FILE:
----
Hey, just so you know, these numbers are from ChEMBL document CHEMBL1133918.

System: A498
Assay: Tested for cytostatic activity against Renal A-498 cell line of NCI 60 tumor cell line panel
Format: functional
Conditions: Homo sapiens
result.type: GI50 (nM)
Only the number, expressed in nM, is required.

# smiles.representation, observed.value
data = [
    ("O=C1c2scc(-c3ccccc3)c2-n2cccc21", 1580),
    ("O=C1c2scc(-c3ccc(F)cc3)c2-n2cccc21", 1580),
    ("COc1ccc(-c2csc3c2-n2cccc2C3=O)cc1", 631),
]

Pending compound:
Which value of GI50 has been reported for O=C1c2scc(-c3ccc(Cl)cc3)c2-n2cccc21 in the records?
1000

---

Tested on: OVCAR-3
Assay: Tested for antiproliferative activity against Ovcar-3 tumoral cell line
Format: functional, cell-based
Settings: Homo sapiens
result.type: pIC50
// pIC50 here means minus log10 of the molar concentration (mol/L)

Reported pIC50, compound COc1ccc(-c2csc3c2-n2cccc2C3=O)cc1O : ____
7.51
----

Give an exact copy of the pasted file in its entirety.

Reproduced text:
Hey, just so you know, these numbers are from ChEMBL document CHEMBL1133918.

System: A498
Assay: Tested for cytostatic activity against Renal A-498 cell line of NCI 60 tumor cell line panel
Format: functional
Conditions: Homo sapiens
result.type: GI50 (nM)
Only the number, expressed in nM, is required.

# smiles.representation, observed.value
data = [
    ("O=C1c2scc(-c3ccccc3)c2-n2cccc21", 1580),
    ("O=C1c2scc(-c3ccc(F)cc3)c2-n2cccc21", 1580),
    ("COc1ccc(-c2csc3c2-n2cccc2C3=O)cc1", 631),
]

Pending compound:
Which value of GI50 has been reported for O=C1c2scc(-c3ccc(Cl)cc3)c2-n2cccc21 in the records?
1000

---

Tested on: OVCAR-3
Assay: Tested for antiproliferative activity against Ovcar-3 tumoral cell line
Format: functional, cell-based
Settings: Homo sapiens
result.type: pIC50
// pIC50 here means minus log10 of the molar concentration (mol/L)

Reported pIC50, compound COc1ccc(-c2csc3c2-n2cccc2C3=O)cc1O : ____
7.51